When your public interest stories of extreme policy importance were only possible because of a strong Data Practices Act—but you don’t say so—don’t be surprised when nobody goes to bat in the courts or at the Capitol to protect a law they don’t know is important or effective.

It’s been said a lot recently that press freedoms are under attack. But not all those attacks are going to be sudden and obvious. Sometimes, it will be a slow, years-long erosion of the effectiveness of our sunshine laws because nobody shakes things up, asks tough questions, complains to the Legislature, or sues to force compliance with the law.

So consider that sometimes you have to go to bat for yourself. Your organization probably doesn’t have the resources to sue everyone into compliance, but as prominent users of the law, you should feel it your duty to tell your audience what you’re going through to bring them news, and to talk to legislators and to show up to committee hearings to share your experiences.

If you don’t, who will?


In the spirit of talking about challenges accessing government data, I wanted to talk a bit about a lawsuit I’m involved in.

I’ve been doing this work for about a decade, but a couple years ago I decided to stop taking no for an answer, and I started challenging when my records requests were improperly denied.

In 2015, I asked the Hennepin County Sheriff for data about its use of biometric technologies, and eventually learned they had been using facial recognition technology and kept it secret for over three years. But unlike most law enforcement and surveillance technology that we know about, there are no laws on the books for how police can use this really powerful technology; it’s completely unregulated. So, these emails I asked for are pretty important to seeing how it’s used—but I didn’t get to see them.

Hennepin County said my request was too burdensome, estimating that it would take over 10,000 hours of work to perform an email search. I completely disagreed, but I wanted to see something, so I reduced the scope of my request by about 90%. After asking repeatedly if they would do the search or if there was some way we could work together to finish the request, I never heard back. So, I sued.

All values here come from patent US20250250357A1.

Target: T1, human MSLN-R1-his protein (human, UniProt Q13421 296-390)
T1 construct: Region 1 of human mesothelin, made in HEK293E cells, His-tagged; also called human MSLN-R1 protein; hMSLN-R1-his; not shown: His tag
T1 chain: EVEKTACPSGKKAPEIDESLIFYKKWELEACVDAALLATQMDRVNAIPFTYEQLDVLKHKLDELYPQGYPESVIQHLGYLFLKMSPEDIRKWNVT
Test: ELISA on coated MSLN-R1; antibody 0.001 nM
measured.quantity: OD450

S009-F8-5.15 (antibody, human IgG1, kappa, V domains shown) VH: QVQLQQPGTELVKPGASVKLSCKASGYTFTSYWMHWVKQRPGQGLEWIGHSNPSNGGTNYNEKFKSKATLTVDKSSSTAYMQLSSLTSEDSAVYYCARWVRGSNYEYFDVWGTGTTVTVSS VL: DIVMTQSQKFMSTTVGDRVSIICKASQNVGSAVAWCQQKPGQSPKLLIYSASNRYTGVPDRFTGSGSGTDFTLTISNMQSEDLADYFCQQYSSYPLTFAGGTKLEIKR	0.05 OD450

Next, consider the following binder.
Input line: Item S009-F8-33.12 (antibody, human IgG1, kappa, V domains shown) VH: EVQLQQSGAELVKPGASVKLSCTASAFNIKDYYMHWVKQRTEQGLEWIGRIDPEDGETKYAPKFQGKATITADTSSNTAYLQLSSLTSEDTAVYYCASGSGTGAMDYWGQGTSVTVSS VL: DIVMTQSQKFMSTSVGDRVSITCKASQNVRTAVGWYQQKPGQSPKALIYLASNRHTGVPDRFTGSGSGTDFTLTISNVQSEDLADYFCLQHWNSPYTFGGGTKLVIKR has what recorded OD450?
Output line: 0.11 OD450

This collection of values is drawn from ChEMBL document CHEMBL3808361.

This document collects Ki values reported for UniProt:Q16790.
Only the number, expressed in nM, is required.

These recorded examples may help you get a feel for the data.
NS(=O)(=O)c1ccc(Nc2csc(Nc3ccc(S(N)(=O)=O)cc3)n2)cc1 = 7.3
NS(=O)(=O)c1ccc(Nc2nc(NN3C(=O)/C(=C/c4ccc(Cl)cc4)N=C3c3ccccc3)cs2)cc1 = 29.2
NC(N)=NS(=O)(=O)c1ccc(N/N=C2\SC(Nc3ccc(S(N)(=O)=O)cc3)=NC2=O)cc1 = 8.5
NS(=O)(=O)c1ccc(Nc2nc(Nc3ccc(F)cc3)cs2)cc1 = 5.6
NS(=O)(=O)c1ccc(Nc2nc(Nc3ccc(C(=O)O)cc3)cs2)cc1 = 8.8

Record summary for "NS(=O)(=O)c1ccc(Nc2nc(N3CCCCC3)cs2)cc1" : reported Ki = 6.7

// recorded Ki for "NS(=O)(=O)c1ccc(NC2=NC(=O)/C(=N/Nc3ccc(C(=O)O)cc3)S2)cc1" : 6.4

County staff took the stand and admitted to delays, errors, not having required policies and procedures, and they pointed fingers at one other. Now under oath, the County’s previous 10,000-hour estimate suddenly changed to just 18 hours.

I won, and the judge ordered them to hand over the emails. But the County appealed, again arguing that my data request was too burdensome, because I was asking the County to perform “research services” for me because they’d have to look through emails to find only ones relevant to my request.

Well yeah, that’s the point of a data request—but you know, searching emails is really quite easy. We do have the technology. But to that, the County said that they don’t file a copy of each email into a million folders corresponding to every word in the English language, so searching for emails: impossible.

But these emails are legally public. If data exists that is public, government must find it and produce it upon request. That’s the law. If I’m asking to see the data in the wrong way, what is the right way? The County Attorney won’t say.

As the case goes on, I’m still waiting to see data I asked for two years ago because pending appeal, the County obtained a stay on having to comply with my request. This means: if government doesn’t like your data request, they can buy years of delay through appeals, until your reporting is no longer relevant.

But again, this data is public. It’s one thing if government has a genuine dispute over privacy or something, but everyone agrees this is public. So I should be able to ask to see it in a different way, or someone else should be able to ask to see it. But Sheriff Stanek’s office has actually been denying all requests for these public emails, saying it’s part of my litigation. There’s no exception in the law that says public data is made private because you don’t like how one person asked to see it. That’s just not a thing.

As my case has been pending, I found out that the Sheriff—as a result of my lawsuit—had decided to start automatically deleting emails after just 30 days. This wasn’t announced to the public or the media; I found out through a source. This sparked intense debate at the Legislature this session about new minimum retention requirements on government correspondence, which would have been a great thing. But ultimately the Legislature did nothing.

Earlier this year, I also won at the Court of Appeals, and about two weeks ago the Minnesota Supreme Court accepted review. Whatever happens, it will be of huge impact to public records access in Minnesota, especially electronic data.

Oral argument will likely be this autumn. So, I encourage you to stay updated with the case, because it will impact you.

I’m out of time, but I wanted to briefly mention in closing that I’m starting a non-profit called Goverage to help journalists and the public learn how to send data requests, figure out what to say when denied access, to see examples of requests that have been successful in the past, and learn about how to enforce their rights, including developing a network of attorneys interested in taking on these cases pro-bono or low-bono. If you follow me on Twitter – I’m @webster – there will be more information in the next week or so on that.

Thank you!


Photo: Oliver Thomas Klein on Unsplash